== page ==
Training in black and white printing

I like all the stages of photography as art. From seeking out interesting characters among flowers, taking the photograph, editing and then printing. But I have spent the past three weeks improving my printing skills in the company of Richard Boutwell at Black and White Mastery.

It surprises some people when I talk about becoming a better printer. After all, don’t you just open up your print program, choose a paper size and push a button?

I’m happy to say there is more to it and therefore so much more to learn. Richard was teaching me how to use tools like Quadtone Rip that hack the Mac’s own print management software and give you some extra control over what an Epson printer is doing.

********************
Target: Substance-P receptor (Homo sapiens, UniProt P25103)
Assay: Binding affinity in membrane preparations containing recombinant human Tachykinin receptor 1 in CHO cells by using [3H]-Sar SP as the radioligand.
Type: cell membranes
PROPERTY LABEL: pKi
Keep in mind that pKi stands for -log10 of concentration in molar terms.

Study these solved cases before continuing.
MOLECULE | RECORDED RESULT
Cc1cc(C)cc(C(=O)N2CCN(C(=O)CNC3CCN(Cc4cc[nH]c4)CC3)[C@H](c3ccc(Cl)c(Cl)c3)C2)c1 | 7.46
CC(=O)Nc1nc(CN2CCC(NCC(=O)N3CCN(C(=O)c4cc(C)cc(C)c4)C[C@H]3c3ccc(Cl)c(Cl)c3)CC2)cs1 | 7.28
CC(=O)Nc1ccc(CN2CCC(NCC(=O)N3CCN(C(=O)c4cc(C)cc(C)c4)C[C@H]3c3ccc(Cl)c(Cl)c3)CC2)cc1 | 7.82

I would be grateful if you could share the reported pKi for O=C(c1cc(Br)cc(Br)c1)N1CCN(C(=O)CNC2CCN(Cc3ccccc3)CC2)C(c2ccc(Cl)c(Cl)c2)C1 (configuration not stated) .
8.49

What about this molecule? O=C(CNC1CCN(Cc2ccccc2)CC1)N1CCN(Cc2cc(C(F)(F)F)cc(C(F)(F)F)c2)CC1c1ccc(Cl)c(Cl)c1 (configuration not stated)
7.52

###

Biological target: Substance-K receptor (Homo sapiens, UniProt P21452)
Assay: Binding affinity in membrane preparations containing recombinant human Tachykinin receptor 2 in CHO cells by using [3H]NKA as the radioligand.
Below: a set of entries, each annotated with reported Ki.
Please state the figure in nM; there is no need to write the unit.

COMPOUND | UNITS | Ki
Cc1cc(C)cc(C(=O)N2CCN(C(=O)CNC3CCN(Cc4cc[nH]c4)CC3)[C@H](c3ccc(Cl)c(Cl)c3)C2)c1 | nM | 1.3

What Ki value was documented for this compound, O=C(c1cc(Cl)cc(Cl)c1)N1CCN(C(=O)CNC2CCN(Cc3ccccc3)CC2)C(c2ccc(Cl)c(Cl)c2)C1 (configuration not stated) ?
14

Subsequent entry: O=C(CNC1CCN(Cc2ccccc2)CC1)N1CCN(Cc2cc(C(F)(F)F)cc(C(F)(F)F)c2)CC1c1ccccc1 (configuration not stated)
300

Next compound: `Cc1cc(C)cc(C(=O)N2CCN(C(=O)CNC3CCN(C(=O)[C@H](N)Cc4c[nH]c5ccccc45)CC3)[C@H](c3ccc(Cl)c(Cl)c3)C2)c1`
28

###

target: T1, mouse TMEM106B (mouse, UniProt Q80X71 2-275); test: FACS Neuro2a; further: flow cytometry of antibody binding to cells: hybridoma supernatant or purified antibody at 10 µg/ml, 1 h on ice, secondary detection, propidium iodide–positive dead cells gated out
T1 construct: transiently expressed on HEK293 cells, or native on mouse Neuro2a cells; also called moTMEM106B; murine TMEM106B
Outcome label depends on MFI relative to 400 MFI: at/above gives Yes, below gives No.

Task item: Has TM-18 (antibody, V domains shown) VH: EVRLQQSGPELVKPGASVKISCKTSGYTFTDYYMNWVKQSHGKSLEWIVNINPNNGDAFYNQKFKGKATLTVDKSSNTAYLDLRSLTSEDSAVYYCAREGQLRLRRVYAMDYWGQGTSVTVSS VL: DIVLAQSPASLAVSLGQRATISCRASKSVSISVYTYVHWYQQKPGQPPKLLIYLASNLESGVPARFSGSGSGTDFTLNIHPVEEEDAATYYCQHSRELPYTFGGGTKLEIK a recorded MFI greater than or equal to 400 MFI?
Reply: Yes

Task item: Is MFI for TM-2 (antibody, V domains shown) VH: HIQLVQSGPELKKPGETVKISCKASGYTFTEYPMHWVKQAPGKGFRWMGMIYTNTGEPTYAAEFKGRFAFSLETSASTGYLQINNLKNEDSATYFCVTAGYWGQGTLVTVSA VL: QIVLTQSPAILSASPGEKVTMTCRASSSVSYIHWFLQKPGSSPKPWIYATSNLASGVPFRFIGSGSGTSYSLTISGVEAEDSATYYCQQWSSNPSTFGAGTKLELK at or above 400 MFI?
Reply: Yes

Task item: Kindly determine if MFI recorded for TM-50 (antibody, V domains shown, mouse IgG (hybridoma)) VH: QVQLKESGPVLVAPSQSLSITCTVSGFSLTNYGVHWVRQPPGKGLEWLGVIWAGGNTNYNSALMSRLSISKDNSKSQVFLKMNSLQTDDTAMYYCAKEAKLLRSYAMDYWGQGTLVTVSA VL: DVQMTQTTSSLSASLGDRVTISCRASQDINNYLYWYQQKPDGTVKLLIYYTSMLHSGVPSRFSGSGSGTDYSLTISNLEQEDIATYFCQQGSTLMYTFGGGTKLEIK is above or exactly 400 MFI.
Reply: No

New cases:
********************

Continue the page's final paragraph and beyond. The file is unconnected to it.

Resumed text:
Richard’s software adds to the Quadtone capability, giving you power over how much ink you deposit on the paper as well as how much warmth or coolness you add.

These issues matter with black and white because printers aren’t optimised for back and white printing.

I’m not sure yet how much difference it is going to make to my printing. Good control over ink helps bring a graduation to changes in back and white tones and that could be important to some of my work but its impact is easier to see in landscapes.

Still, getting the feeling you have control is important.

Black and white forces a few disciplines on me. I can’t get away with shots that lack focus in key areas. I look more for the shape, texture and contour and yet I continue to look for expression and gesture in inanimate objects. Shooting colour I am more thinking of the sheer striking beauty of a flower.

Using Format